Contracting in the Age of Transparency Thinkstock

Contracting in the Age of Transparency

You and your technicians need to act at all times as tough you are on camera, because you just might be.

By now, everyone has heard of the public relations disaster that occurred when a passenger was forcibly dragged off a United Airlines flight. It never had to happen and an HVAC version does not need to happen to you when you follow these guidelines.

Every Company is At Risk
While it might be hard to imagine a United level PR disaster striking a contracting company, United didn’t think it could happen to them either. A utility didn’t imagine one of their technicians would swing a monkey wrench at a family dog when the dog approached him after the tech entered the back yard, yet it was caught on the home security cameras and sprayed across the Internet.

We Live in an Age of Transparency
Everyone with a smart phone has a video camera at the ready.  Even when no one’s around, you might be caught by a doorbell camera or a security camera. Get mad at a customer who stiffed you and kick his front door out of exasperation and you might see yourself spread across social media as a berserk contractor. You and your technicians need to act at all times as tough you are on camera, because you just might be.

Culture is Everything
United, it seems, has a culture problem.  There were numerous opportunities for United employees to step up and prevent things from getting out of hand.  This includes the flight attendants and the pilots. Yet, the all stood by. When United management was unapologetic, including a letter from the CEO to his employees, it seemed obvious that the airline lacks a customer centered culture.  Culture starts at the top and gets reflected down the organization.  What is your culture?

When You Screw Up, Own Up
United made things worse by not falling on their sword immediately. Instead, they looked defensive and clueless.  Take responsibility for your mistakes fast. In fact, over respond. People will forgive you if you respond well and quickly.

The Internet Makes Screw Ups Eternal
In 2009, United baggage handlers broke a passenger’s Taylor guitar. After nine months of fighting the airline and getting nowhere, the passenger made a music video, “United Breaks Guitars.”  It went viral. It’s still out there. It’s still getting views. It’s still damaging United. In contrast to United, Taylor Guitars gave the passenger a new guitar and made their own two minute video about it. It was PR genius.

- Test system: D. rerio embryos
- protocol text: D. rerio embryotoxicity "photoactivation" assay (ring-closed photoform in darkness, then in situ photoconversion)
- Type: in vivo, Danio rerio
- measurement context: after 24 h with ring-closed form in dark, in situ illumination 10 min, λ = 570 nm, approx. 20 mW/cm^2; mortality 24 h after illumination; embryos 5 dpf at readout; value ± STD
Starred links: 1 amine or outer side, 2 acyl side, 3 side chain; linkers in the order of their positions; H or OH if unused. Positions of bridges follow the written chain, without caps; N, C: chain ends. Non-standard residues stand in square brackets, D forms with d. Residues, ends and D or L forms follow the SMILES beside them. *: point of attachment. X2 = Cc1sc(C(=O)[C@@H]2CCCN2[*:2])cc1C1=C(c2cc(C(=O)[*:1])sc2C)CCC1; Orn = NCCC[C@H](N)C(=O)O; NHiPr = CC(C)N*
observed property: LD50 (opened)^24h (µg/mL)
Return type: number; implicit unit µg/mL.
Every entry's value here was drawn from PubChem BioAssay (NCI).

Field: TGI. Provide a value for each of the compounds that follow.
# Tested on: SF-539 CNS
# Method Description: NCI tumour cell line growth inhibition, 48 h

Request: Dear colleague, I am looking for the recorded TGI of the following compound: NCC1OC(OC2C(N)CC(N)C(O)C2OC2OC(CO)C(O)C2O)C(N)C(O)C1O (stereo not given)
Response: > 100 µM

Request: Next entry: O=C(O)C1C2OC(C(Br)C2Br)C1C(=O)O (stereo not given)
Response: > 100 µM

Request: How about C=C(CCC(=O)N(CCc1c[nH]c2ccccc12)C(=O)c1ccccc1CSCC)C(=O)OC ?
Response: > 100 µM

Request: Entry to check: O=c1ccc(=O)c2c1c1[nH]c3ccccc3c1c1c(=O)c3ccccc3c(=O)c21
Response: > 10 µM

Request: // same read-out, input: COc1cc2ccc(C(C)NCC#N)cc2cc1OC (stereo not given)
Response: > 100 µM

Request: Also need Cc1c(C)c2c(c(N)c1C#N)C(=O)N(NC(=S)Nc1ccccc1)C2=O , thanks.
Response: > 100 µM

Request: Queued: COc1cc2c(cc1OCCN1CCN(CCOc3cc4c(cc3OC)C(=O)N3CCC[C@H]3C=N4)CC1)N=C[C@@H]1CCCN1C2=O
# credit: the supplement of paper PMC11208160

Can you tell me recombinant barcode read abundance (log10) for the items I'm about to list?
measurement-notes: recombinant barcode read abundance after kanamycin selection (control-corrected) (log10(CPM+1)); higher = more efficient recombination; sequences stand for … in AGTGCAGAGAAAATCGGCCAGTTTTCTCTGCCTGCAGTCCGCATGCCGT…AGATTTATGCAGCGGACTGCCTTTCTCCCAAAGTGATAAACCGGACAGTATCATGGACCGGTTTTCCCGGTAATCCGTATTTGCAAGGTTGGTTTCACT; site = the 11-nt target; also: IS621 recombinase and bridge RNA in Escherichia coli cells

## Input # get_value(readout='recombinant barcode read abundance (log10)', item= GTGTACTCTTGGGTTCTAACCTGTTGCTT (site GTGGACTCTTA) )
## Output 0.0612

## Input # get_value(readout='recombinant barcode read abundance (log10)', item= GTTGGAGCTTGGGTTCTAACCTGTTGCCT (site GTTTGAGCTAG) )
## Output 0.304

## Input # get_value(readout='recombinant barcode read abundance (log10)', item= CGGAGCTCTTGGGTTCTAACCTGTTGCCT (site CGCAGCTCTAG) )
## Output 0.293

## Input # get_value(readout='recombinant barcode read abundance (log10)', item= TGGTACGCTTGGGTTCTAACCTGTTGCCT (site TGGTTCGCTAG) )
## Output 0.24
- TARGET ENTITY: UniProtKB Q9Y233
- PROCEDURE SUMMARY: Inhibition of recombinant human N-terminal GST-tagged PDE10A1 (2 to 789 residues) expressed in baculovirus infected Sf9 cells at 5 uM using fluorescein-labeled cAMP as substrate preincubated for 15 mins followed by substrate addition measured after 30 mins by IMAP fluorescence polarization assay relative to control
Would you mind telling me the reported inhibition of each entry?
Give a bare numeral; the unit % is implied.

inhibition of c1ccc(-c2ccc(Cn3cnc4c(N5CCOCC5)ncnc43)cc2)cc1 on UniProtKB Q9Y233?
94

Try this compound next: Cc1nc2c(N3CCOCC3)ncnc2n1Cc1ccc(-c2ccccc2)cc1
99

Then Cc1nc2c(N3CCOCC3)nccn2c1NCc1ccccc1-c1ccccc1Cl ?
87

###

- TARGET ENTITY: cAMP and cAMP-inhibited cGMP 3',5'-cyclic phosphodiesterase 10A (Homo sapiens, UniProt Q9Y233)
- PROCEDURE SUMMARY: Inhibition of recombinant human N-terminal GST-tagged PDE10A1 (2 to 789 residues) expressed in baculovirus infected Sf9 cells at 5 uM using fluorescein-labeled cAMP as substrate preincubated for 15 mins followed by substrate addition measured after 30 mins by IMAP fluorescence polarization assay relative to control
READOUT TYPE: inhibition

Think Outside the Box
The United flight was scheduled to depart at 5:40 p.m. Additional flights were available later that night and early the next morning. Not all of them were on United and not all were direct. Was there a possibility of putting the passenger or crew members who were bumping them on a different carrier? While companies should be procedure driven, they shouldn’t be preclude people’s ability to think.

Empower Your Front Line Personnel
United’s front line personnel were likely not empowered. Otherwise, they could have bumped the voucher amount up until someone accepted it. Plus, they likely would have intervened when airport security got carried away by dragging a passenger out of his seat and down the aisle.

Guard Your Brand
Ironically, the plane was not even a United Airlines plane. It was operated by Republic Airways under the United brand. Republic also operates planes for American and Delta. Republic appears to hire their own flight attendants and pilots, so it’s possible the none of the employees were even United employees. Does this mean United is getting hammered over a subcontractor?  Be careful who you let work under your brand. 

Just Do The Right Thing
Ultimately, this incident would not have blown up if people would have simply done the right thing – not the legal thing, the right thing.  There are a lot of contractors who follow this precept. Do the right thing, always, and you never need to apologize for it.

Do you need a quality, FREE speaker for your contractor group?  Call the Service Roundtable at 877.262.3341 or visit ServiceRoundtable.com and click on the “Need a Speaker?” link.

 

Hide comments

Comments

  • Allowed HTML tags: <em> <strong> <blockquote> <br> <p>

Plain text

  • No HTML tags allowed.
  • Web page addresses and e-mail addresses turn into links automatically.
  • Lines and paragraphs break automatically.
Publish